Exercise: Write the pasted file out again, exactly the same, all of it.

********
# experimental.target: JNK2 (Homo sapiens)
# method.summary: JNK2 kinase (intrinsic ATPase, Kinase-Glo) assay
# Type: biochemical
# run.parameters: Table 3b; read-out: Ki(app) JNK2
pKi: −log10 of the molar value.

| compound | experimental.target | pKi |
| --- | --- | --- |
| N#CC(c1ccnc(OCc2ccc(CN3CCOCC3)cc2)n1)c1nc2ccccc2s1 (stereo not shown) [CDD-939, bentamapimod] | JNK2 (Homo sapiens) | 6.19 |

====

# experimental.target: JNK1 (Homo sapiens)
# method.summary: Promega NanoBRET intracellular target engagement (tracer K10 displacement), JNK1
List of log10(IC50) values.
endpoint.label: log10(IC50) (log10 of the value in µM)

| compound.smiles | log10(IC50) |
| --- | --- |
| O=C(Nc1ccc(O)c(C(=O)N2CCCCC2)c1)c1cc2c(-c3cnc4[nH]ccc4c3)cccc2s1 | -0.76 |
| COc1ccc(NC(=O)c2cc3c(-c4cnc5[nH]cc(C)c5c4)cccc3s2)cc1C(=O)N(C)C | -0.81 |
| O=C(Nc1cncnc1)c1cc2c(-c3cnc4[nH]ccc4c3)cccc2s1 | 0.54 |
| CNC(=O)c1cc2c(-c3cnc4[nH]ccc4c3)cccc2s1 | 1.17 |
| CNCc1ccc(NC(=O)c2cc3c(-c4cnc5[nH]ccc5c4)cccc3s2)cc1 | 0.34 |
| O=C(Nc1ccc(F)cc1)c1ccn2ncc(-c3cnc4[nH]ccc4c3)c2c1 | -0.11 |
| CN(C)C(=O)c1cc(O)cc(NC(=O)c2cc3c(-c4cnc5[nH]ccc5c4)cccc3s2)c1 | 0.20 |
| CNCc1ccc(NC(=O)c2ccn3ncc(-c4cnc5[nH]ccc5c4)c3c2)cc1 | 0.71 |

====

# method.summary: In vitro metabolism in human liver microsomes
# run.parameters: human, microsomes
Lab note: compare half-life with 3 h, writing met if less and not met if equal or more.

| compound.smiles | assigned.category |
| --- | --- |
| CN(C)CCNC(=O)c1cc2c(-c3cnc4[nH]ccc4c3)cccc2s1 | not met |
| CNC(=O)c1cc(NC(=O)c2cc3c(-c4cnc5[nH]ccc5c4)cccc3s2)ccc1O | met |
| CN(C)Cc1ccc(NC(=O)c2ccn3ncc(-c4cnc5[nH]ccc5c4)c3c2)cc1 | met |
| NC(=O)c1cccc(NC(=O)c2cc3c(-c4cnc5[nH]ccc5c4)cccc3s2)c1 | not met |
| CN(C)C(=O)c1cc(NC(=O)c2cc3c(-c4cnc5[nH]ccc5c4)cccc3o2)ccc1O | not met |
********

# experimental.target: JNK2 (Homo sapiens)
# method.summary: JNK2 kinase (intrinsic ATPase, Kinase-Glo) assay
# Type: biochemical
# run.parameters: Table 3b; read-out: Ki(app) JNK2
pKi: −log10 of the molar value.

| compound | experimental.target | pKi |
| --- | --- | --- |
| N#CC(c1ccnc(OCc2ccc(CN3CCOCC3)cc2)n1)c1nc2ccccc2s1 (stereo not shown) [CDD-939, bentamapimod] | JNK2 (Homo sapiens) | 6.19 |

====

# experimental.target: JNK1 (Homo sapiens)
# method.summary: Promega NanoBRET intracellular target engagement (tracer K10 displacement), JNK1
List of log10(IC50) values.
endpoint.label: log10(IC50) (log10 of the value in µM)

| compound.smiles | log10(IC50) |
| --- | --- |
| O=C(Nc1ccc(O)c(C(=O)N2CCCCC2)c1)c1cc2c(-c3cnc4[nH]ccc4c3)cccc2s1 | -0.76 |
| COc1ccc(NC(=O)c2cc3c(-c4cnc5[nH]cc(C)c5c4)cccc3s2)cc1C(=O)N(C)C | -0.81 |
| O=C(Nc1cncnc1)c1cc2c(-c3cnc4[nH]ccc4c3)cccc2s1 | 0.54 |
| CNC(=O)c1cc2c(-c3cnc4[nH]ccc4c3)cccc2s1 | 1.17 |
| CNCc1ccc(NC(=O)c2cc3c(-c4cnc5[nH]ccc5c4)cccc3s2)cc1 | 0.34 |
| O=C(Nc1ccc(F)cc1)c1ccn2ncc(-c3cnc4[nH]ccc4c3)c2c1 | -0.11 |
| CN(C)C(=O)c1cc(O)cc(NC(=O)c2cc3c(-c4cnc5[nH]ccc5c4)cccc3s2)c1 | 0.20 |
| CNCc1ccc(NC(=O)c2ccn3ncc(-c4cnc5[nH]ccc5c4)c3c2)cc1 | 0.71 |

====

# method.summary: In vitro metabolism in human liver microsomes
# run.parameters: human, microsomes
Lab note: compare half-life with 3 h, writing met if less and not met if equal or more.

| compound.smiles | assigned.category |
| --- | --- |
| CN(C)CCNC(=O)c1cc2c(-c3cnc4[nH]ccc4c3)cccc2s1 | not met |
| CNC(=O)c1cc(NC(=O)c2cc3c(-c4cnc5[nH]ccc5c4)cccc3s2)ccc1O | met |
| CN(C)Cc1ccc(NC(=O)c2ccn3ncc(-c4cnc5[nH]ccc5c4)c3c2)cc1 | met |
| NC(=O)c1cccc(NC(=O)c2cc3c(-c4cnc5[nH]ccc5c4)cccc3s2)c1 | not met |
| CN(C)C(=O)c1cc(NC(=O)c2cc3c(-c4cnc5[nH]ccc5c4)cccc3o2)ccc1O | not met |